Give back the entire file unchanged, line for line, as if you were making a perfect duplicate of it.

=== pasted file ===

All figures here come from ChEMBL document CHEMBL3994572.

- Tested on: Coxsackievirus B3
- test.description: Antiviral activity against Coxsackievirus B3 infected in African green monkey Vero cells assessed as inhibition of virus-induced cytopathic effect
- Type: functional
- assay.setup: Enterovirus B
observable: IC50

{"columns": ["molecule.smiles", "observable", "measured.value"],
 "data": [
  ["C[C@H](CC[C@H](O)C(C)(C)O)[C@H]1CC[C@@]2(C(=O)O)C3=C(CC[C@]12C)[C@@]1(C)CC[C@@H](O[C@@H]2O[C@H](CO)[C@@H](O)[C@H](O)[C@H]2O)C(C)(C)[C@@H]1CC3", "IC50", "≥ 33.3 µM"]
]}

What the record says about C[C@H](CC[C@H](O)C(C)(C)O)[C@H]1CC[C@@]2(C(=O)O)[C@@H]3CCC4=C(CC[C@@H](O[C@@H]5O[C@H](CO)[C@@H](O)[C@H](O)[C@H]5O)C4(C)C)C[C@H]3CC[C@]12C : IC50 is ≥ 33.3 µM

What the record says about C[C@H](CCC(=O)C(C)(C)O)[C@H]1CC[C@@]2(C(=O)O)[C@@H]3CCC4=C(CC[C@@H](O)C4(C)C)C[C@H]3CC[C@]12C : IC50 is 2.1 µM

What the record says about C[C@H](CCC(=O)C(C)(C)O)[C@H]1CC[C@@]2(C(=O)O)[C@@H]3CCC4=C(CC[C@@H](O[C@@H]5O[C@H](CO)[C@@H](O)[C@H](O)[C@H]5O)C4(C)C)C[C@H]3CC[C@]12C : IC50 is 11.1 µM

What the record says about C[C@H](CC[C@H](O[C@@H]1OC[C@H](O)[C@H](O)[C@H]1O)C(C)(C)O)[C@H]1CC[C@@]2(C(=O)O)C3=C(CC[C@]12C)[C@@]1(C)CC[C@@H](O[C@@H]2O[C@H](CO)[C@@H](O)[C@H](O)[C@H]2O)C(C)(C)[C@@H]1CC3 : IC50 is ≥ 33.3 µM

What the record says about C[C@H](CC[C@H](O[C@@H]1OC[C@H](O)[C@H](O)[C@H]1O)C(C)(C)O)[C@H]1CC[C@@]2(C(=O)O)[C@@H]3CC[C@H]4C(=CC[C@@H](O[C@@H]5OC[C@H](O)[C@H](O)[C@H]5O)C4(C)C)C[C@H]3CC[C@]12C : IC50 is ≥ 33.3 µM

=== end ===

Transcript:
All figures here come from ChEMBL document CHEMBL3994572.

- Tested on: Coxsackievirus B3
- test.description: Antiviral activity against Coxsackievirus B3 infected in African green monkey Vero cells assessed as inhibition of virus-induced cytopathic effect
- Type: functional
- assay.setup: Enterovirus B
observable: IC50

{"columns": ["molecule.smiles", "observable", "measured.value"],
 "data": [
  ["C[C@H](CC[C@H](O)C(C)(C)O)[C@H]1CC[C@@]2(C(=O)O)C3=C(CC[C@]12C)[C@@]1(C)CC[C@@H](O[C@@H]2O[C@H](CO)[C@@H](O)[C@H](O)[C@H]2O)C(C)(C)[C@@H]1CC3", "IC50", "≥ 33.3 µM"]
]}

What the record says about C[C@H](CC[C@H](O)C(C)(C)O)[C@H]1CC[C@@]2(C(=O)O)[C@@H]3CCC4=C(CC[C@@H](O[C@@H]5O[C@H](CO)[C@@H](O)[C@H](O)[C@H]5O)C4(C)C)C[C@H]3CC[C@]12C : IC50 is ≥ 33.3 µM

What the record says about C[C@H](CCC(=O)C(C)(C)O)[C@H]1CC[C@@]2(C(=O)O)[C@@H]3CCC4=C(CC[C@@H](O)C4(C)C)C[C@H]3CC[C@]12C : IC50 is 2.1 µM

What the record says about C[C@H](CCC(=O)C(C)(C)O)[C@H]1CC[C@@]2(C(=O)O)[C@@H]3CCC4=C(CC[C@@H](O[C@@H]5O[C@H](CO)[C@@H](O)[C@H](O)[C@H]5O)C4(C)C)C[C@H]3CC[C@]12C : IC50 is 11.1 µM

What the record says about C[C@H](CC[C@H](O[C@@H]1OC[C@H](O)[C@H](O)[C@H]1O)C(C)(C)O)[C@H]1CC[C@@]2(C(=O)O)C3=C(CC[C@]12C)[C@@]1(C)CC[C@@H](O[C@@H]2O[C@H](CO)[C@@H](O)[C@H](O)[C@H]2O)C(C)(C)[C@@H]1CC3 : IC50 is ≥ 33.3 µM

What the record says about C[C@H](CC[C@H](O[C@@H]1OC[C@H](O)[C@H](O)[C@H]1O)C(C)(C)O)[C@H]1CC[C@@]2(C(=O)O)[C@@H]3CC[C@H]4C(=CC[C@@H](O[C@@H]5OC[C@H](O)[C@H](O)[C@H]5O)C4(C)C)C[C@H]3CC[C@]12C : IC50 is ≥ 33.3 µM